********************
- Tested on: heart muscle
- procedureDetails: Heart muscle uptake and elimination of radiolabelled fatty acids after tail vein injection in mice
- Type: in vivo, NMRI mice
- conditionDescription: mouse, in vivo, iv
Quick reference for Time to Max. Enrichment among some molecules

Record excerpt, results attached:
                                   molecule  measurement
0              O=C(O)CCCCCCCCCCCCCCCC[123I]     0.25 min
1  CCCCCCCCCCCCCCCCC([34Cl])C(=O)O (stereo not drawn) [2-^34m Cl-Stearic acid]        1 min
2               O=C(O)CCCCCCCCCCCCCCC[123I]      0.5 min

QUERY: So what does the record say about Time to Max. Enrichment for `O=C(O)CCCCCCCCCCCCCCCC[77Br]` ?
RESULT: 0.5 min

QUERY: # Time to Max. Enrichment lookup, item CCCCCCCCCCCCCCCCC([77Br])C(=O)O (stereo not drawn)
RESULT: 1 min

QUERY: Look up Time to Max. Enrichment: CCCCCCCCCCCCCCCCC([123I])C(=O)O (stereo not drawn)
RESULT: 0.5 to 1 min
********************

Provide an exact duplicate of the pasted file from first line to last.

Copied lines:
- Tested on: heart muscle
- procedureDetails: Heart muscle uptake and elimination of radiolabelled fatty acids after tail vein injection in mice
- Type: in vivo, NMRI mice
- conditionDescription: mouse, in vivo, iv
Quick reference for Time to Max. Enrichment among some molecules

Record excerpt, results attached:
                                   molecule  measurement
0              O=C(O)CCCCCCCCCCCCCCCC[123I]     0.25 min
1  CCCCCCCCCCCCCCCCC([34Cl])C(=O)O (stereo not drawn) [2-^34m Cl-Stearic acid]        1 min
2               O=C(O)CCCCCCCCCCCCCCC[123I]      0.5 min

QUERY: So what does the record say about Time to Max. Enrichment for `O=C(O)CCCCCCCCCCCCCCCC[77Br]` ?
RESULT: 0.5 min

QUERY: # Time to Max. Enrichment lookup, item CCCCCCCCCCCCCCCCC([77Br])C(=O)O (stereo not drawn)
RESULT: 1 min

QUERY: Look up Time to Max. Enrichment: CCCCCCCCCCCCCCCCC([123I])C(=O)O (stereo not drawn)
RESULT: 0.5 to 1 min